In order to obtain an adiabatic temperature change ΔTad from the results of the thermal measurements, the model proposed by Procari et al. is used [19, 53]. In Figure 11, the gradient of the entropy curve between AC in zero fields is equal to Cp/T = 1.5 ± 0.1 J/kg K2 is considered, where Cp is the specific heat. According to Porcali's model, the ΔTad is obtained as −4.5 K, which was shown in an arrow. The error between the calculated value ΔTad = −3.2 K from Eq. (1) and experimentally obtained value ΔTad = −4.5 K from Figure 10 is 30%. It is correct qualitatively. Table 2 shows the adiabatic temperature change of the Heusler alloys. The absolute value of ΔTad of the alloys, which shows re‐entrant magnetism and metamagnetism is larger than that of the alloys which shows the magnetostructural transition from martensite ferromagnet to austenite paramagnet. This result is due to the large dTM/μ0dH value of Ni41Co9Mn32Ga16In2 and Ni41Co9Mn31.5Ga18.5. Consequently, large MCE has been appeared in Ni41Co9Mn31.5Ga18.5.

Entel et al. studied about Ni50-xCoxMn39Sn11 for 0 ≤ x ≤ 10 [16]. The experimental phase diagram of Ni50-xCoxMn39Sn11 resembles that of Ni50-xCoxMn31.5Ga18.5 [41]. The TM of Ni50-xCoxMn31.5Ga18.5 gradually decreases with increasing content x and temperature above x = 9, TM drastically decreases. The TM of Ni50-xCoxMn39Sn11 also shows same x dependence. Around x = 8.5, TM drastically decreases. Entel et al. also suggested that superparamagnetic behavior or superspin glass phase has been appeared in martensite phase. As observed for some nonmagnetic martensitic systems, disorder and local structural distortions can lead to strain glass in austenite. Wang et al. reported that both a strain glass transition and a ferromagnetic transition take place in a Ni55-xCoxMn20Ga25 Heusler alloys [22], which results in a ferromagnetic strain glass with coexisting short‐range strain ordering and long‐range magnetic moment ordering for 10 ≤ x ≤ 18. As for Ni50-xCoxMn31.5Ga18.5, microscopic (X‐ray diffraction, neutron diffraction, μSR, etc.), measurements should be needed to clarify these problems. The complex magnetic and structural properties of Co‐doped Ni–Mn–Ga Heusler alloys have been investigated by using a combination of first‐principles calculations and classical Monte Carlo simulations by Sokolovskiy et al. [54]. The Monte Carlo simulations with ab initio exchange coupling constants as input parameters allow one to discuss the behavior at finite temperatures and to determine magnetic transition temperatures. The simulated magnetic and magnetocaloric properties of Co‐ and in‐doped Ni‐Mn‐Ga alloys were in good qualitative agreement with the available experimental data. A similar calculation is expected in Ni50-xCoxMn31.5Ga18.5.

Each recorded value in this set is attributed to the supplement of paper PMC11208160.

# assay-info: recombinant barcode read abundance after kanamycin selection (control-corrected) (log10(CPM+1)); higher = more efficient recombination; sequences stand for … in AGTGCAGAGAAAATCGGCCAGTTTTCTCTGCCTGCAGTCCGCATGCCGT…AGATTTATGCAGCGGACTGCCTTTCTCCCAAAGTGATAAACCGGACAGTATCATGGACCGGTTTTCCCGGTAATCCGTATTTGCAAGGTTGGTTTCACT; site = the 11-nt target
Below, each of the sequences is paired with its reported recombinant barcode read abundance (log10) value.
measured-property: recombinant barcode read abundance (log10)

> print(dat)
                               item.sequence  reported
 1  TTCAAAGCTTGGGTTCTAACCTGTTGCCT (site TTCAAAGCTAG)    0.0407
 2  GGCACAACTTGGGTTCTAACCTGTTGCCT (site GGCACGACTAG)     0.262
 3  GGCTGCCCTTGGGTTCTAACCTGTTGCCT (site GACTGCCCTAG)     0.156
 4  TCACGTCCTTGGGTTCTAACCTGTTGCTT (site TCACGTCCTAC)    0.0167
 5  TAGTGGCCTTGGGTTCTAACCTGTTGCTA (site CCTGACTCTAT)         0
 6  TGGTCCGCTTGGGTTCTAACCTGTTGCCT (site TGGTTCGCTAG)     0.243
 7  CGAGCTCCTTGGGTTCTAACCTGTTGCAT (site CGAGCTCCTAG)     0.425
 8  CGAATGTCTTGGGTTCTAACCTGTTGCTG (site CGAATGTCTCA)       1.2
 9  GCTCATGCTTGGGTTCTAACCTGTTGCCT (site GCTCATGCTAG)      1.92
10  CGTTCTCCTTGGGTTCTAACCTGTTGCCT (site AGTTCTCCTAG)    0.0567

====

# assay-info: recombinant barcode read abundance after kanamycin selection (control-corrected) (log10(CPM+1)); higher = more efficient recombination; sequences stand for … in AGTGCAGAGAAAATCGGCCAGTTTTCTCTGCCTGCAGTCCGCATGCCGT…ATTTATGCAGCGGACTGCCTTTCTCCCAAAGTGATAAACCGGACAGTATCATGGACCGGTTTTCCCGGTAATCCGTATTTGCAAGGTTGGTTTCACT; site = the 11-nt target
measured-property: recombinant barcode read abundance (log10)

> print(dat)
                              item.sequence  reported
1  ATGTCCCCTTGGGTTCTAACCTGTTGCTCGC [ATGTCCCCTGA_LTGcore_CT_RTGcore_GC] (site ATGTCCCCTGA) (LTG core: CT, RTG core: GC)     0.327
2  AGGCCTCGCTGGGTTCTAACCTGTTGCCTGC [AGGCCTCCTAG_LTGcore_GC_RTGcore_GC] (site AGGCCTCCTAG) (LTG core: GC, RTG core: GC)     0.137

Figure 10.

Real heating calorimetric S(T, H) curves across the reverse martensite transition of Ni41Co9Mn31.5Ga18.5. The geometrical construction has superimposed on them.

Figure 11.

Magnetization process of Ni41Co9Mn31.5Ga18.5.

Sampleλ (kJ/kg)ΔS (J/kg K)ΔTM (K)TM (K)ΔTad (µ0 H[T]) (K)Reference
Ni50Mn30Ga206.90-3.7+0.9370+0.8 (1.8 T)[47]
Ni52.5Mn24.5Ga236.78-4.6+1.5348+1.0 (1.5 T)This work
Ni41Co9Mn32Ga16In22.304.5-11.3320-2.3 (1.8 T)[42, 47]
Ni41Co9Mn31.5Ga18.52.347.2-8.6348-4.5 (2.0 T)This work

Table 2.

The adiabatic temperature change of the Heusler alloys.

3.3. Itinerant electron magnetic properties of Ni41Co9Mn31.5Ga18.5